Cities in the 21st Century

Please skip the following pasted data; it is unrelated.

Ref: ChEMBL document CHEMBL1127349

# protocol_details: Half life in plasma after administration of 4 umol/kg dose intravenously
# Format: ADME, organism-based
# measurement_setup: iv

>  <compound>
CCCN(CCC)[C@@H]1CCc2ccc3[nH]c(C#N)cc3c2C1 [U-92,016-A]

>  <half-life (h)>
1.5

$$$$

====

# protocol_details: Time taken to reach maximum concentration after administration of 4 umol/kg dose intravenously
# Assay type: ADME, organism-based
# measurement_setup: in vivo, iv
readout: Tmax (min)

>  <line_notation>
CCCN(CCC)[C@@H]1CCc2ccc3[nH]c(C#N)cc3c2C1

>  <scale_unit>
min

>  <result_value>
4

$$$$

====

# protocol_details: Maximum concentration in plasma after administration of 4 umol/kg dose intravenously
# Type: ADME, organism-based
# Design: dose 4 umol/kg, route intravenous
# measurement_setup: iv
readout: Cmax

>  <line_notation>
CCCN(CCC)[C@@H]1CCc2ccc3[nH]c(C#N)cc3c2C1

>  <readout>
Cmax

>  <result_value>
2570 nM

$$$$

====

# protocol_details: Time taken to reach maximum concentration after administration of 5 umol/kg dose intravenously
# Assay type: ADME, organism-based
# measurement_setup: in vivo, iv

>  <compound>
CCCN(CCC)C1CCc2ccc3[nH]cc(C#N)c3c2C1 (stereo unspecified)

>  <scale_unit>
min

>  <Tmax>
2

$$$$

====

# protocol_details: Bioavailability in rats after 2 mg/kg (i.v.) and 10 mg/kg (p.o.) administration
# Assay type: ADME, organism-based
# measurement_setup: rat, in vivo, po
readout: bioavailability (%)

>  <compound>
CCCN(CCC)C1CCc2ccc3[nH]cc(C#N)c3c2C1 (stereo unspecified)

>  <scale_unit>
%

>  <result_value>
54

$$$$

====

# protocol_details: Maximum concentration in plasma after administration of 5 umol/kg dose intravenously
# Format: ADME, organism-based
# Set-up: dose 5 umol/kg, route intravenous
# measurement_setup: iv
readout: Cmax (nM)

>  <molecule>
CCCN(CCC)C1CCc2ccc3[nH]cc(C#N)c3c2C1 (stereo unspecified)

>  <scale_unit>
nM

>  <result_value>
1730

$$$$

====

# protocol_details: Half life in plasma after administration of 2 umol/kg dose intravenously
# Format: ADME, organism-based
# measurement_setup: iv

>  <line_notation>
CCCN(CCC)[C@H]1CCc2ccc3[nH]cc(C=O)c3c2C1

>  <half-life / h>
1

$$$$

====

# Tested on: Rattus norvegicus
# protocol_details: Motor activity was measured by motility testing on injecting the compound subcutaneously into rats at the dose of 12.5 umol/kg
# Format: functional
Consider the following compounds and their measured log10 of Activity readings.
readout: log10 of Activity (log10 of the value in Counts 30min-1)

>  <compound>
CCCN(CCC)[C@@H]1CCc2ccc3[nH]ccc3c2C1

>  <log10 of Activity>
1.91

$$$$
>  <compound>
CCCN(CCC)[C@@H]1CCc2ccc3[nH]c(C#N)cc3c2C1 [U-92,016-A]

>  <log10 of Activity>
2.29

In August 2009, the United States called for a freeze on Israeli settlements in order to promote peace talks between Israel and Palestine. Israel agreed to the settlement freeze yet less than three weeks later approved a plan by the Israel Land Administration and the Jerusalem Planning Committee to build an additional 900 houses in the town of Gilo. While much of the international community understands Gilo to be an illegal settlement built on occupied territory, Israel disputes this claim and views Gilo as a legal suburb of Jerusalem. Though many states, international organizations, and human rights groups protested Gilo’s expansion at the time of announcement, development continued nonetheless. A great deal of media and other forms of propaganda projects were issued from a multiplicity of perspectives in an attempt to sway the world towards certain political positions on Gilo’s expansion. In order to do this, various parties worked to influence the way that the public imagined or perceived settlement expansion as legal or illegal, humane or inhumane. The Israeli growth coalition and Palestinian groups manipulated the geographic imagination to legitimize or delegitimize claims for land. This idea will be explored through the case study of Gilo to demonstrate how competing actors employ history, race, nationalism, and rhetoric to stake claims to land.